Any visit to your local Jeep Gladiator dealer will introduce you to the latest workhorse from Jeep, a truck that blends practicality and function with a penchant for adventure. This trifecta characterizes the modern Gladiator and its recent return to the Jeep lineup in 2020, but it also begs the question of Jeep’s history in the truck segment. Today, the Gladiator is often likened to a Wrangler with a truck bed, but is this comparison accurate, and has this always been the case for the adventurous road warrior? Believe it or not, the Gladiator might be the best-known truck in Jeep history, but it’s not the only pickup to bear the legendary emblem.
The 1940s: Willys-Overland Truck
As history goes, Jeep was born out of necessity when the American military requested a light reconnaissance vehicle to aid in World War II. Despite the widespread request, only a handful of automakers responded with a design, ultimately leading to the Willys Quad dramatically impacting America’s efforts in the war in the early 1940s. This impact was so significant that Jeep introduced a civilian version, the Jeep CJ-2A, in 1945, immediately garnering widespread acclaim for its four-wheel drive capability.
The Jeep CJ paved the way for the Willys Wagon in 1946 and a more practical workhorse known as the Willys-Overland Truck in 1947. The two-wheel or four-wheel drive pickup shared the bare-bones design of the CJ but offered more capability as a one-ton model with a 118-inch wheelbase and a 62-horsepower four-cylinder engine. As a result, Jeep marketed it as a versatile workhorse for farm and industry, advertising that every feature was “engineered to contribute to efficient operations, long life, and pared-down expenses.” At a time when everyone was pinching pennies, the campaign and the no-name truck struck a chord.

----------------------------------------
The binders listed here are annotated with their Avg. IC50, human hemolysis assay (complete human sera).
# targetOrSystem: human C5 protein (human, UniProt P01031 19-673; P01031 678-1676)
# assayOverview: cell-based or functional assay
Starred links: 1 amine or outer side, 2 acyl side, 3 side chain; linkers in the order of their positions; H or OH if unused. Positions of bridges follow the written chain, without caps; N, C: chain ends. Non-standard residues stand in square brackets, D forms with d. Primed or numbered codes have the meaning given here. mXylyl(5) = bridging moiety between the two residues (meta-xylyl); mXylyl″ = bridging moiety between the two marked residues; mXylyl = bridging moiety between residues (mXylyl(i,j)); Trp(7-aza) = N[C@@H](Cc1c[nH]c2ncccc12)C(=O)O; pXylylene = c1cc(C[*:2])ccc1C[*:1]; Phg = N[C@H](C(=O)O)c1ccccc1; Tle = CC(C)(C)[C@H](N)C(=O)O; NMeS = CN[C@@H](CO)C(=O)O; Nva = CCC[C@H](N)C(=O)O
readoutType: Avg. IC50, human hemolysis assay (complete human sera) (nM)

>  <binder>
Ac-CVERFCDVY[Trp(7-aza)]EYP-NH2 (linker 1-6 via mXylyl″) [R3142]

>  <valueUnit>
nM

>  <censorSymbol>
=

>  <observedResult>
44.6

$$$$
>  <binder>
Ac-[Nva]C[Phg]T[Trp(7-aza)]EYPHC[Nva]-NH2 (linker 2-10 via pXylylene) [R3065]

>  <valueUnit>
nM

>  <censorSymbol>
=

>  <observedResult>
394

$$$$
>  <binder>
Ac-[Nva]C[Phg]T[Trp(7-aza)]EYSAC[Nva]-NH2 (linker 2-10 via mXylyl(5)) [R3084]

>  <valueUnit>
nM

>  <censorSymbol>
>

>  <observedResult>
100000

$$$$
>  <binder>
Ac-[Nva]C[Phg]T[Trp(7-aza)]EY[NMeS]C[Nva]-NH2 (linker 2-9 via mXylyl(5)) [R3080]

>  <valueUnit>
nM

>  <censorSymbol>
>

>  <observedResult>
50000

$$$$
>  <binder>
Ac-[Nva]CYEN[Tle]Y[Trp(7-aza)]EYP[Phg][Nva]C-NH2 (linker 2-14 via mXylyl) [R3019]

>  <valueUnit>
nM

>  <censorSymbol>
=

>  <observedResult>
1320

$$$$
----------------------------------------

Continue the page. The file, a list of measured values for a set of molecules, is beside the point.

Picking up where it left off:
Symbolically, the Willys-Overland Truck accomplished two remarkable feats. First, it was the first truck equipped with a four-wheel drive system, with Ford and Chevrolet offering this capability over a decade later in the late 1950s. Second, the truck’s success, despite its generic name, gave the automaker more reason to continue on a similar trajectory of diversifying its lineup to answer the vast needs of drivers. Ultimately, the Willys-Overland Truck set the stage for models like the Jeepster, Wagoneer, Gladiator, Grand Wagoneer, Cherokee, Grand Cherokee, and beyond.
The 1950s: FC-150 and FC-170
One of the boldest moves in Jeep history came in 1957 when the automaker introduced the FC-150 or cab-forward truck built on the CJ-5 chassis. The cab-forward truck looked nothing like the traditional Jeep lineup, distinguishing itself with its hoodless cab and flat nose design that enhanced visibility and maneuverability. Jeep used the truck’s unique aesthetic as a marketing tool, promoting the FC-150 with ads that read, “More cargo space! On less wheelbase! And goes anyplace!”
Fortunately, the FC-150 lived up to the marketing campaign and became a favorite among industrial workers and farmers. Its 18-foot turning radius allowed it to navigate even the tightest places with ease, while its capable powertrain and heavy-duty design guaranteed it could haul any load. Jeep capitalized on this capability, offering the FC-150 as a traditional pickup, chassis and cab, stake bed, and even a railway track inspection vehicle.
The FC-150’s popularity inspired Jeep to debut a larger and more capable alternative, the FC-170. Sharing the same chassis as the CJ-5, the FC-170 was longer than the FC-150, sitting on a 103.5-inch wheelbase compared to the FC-150’s 81-inch wheelbase. As expected, the bigger platform required a more capable six-cylinder engine and several updates to its overall performance and handling, including the option to add dual rear wheels for enhanced towing capability.
The 1960s: J-Series
By the early 1960s, sales of the Willys-Overland Truck were at an all-time low, leading Jeep to design a more modern alternative. Using the same platform as the Wagoneer, Jeep debuted the full-size J-Series in 1963. Initially known as the Gladiator, the full-size truck was available as a J-200 with a 120-inch wheelbase or a J-300 with a 126-inch wheelbase. This level of customization made the early Gladiator an instant success, with features like its high-strength independent front suspension and Dana 20 transfer case adding to its capability and appeal.